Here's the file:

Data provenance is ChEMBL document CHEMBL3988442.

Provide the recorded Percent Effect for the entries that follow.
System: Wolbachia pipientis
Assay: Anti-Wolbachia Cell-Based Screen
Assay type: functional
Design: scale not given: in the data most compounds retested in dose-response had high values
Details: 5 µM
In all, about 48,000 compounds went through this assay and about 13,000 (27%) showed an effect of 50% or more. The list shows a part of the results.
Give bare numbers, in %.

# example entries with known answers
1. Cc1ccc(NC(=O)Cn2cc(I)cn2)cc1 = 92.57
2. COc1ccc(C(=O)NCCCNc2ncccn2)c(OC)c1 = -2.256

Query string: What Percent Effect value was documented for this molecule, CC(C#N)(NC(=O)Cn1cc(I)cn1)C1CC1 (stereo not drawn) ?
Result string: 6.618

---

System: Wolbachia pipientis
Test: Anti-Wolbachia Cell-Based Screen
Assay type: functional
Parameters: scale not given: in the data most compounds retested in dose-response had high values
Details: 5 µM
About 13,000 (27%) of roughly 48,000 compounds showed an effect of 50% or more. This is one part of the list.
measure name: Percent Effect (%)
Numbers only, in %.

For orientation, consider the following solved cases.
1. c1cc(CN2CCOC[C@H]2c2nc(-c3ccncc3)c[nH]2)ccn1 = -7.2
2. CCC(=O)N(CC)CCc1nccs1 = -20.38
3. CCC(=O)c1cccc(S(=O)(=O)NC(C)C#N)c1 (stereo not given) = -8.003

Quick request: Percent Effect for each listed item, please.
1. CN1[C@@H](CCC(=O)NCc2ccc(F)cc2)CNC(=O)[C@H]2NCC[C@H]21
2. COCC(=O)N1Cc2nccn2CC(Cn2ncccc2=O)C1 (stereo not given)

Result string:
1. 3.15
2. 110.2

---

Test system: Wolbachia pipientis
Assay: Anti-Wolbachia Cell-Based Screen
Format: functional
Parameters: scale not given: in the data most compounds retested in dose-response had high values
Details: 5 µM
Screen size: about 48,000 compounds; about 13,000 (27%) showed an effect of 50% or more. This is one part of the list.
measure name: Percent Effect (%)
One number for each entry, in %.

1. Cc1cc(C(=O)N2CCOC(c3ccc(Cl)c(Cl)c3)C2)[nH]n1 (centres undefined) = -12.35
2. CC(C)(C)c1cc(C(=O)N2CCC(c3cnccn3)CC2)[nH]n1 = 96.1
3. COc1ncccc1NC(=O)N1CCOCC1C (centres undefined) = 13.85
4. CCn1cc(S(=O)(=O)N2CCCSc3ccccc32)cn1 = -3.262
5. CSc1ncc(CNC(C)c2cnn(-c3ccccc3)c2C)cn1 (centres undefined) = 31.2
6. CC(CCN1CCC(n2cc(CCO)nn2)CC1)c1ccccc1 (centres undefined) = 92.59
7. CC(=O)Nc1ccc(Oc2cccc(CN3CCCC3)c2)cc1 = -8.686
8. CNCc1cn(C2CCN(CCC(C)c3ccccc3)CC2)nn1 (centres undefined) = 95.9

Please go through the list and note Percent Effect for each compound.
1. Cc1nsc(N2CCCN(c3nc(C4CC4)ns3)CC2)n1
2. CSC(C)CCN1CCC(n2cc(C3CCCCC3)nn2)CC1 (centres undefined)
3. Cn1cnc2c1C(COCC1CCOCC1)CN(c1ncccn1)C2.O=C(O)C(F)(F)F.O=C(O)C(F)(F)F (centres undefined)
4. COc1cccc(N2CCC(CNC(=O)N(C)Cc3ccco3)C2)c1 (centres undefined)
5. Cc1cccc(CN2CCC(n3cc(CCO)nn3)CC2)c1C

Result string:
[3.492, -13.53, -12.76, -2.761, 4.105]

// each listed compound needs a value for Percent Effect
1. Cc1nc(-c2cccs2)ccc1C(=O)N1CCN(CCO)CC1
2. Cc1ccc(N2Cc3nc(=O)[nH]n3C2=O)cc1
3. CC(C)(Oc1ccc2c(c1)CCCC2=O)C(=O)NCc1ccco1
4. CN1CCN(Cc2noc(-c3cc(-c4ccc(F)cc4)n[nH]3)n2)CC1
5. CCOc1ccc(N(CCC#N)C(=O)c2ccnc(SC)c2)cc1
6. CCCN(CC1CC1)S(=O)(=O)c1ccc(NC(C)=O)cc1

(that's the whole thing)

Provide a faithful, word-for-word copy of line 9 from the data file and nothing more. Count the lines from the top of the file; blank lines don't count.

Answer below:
Give bare numbers, in %.